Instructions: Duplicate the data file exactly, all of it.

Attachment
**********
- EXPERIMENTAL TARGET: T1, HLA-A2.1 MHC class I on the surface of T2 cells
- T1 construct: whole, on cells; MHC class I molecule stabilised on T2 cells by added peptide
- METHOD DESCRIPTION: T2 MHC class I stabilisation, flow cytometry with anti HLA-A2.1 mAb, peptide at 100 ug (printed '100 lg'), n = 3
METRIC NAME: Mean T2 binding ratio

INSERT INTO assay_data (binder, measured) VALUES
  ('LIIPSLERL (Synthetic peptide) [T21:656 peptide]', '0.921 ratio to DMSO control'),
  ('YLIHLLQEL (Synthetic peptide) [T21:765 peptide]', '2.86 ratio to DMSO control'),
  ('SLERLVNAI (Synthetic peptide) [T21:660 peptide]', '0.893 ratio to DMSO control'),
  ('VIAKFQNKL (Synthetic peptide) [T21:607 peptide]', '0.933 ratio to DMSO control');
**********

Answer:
- EXPERIMENTAL TARGET: T1, HLA-A2.1 MHC class I on the surface of T2 cells
- T1 construct: whole, on cells; MHC class I molecule stabilised on T2 cells by added peptide
- METHOD DESCRIPTION: T2 MHC class I stabilisation, flow cytometry with anti HLA-A2.1 mAb, peptide at 100 ug (printed '100 lg'), n = 3
METRIC NAME: Mean T2 binding ratio

INSERT INTO assay_data (binder, measured) VALUES
  ('LIIPSLERL (Synthetic peptide) [T21:656 peptide]', '0.921 ratio to DMSO control'),
  ('YLIHLLQEL (Synthetic peptide) [T21:765 peptide]', '2.86 ratio to DMSO control'),
  ('SLERLVNAI (Synthetic peptide) [T21:660 peptide]', '0.893 ratio to DMSO control'),
  ('VIAKFQNKL (Synthetic peptide) [T21:607 peptide]', '0.933 ratio to DMSO control');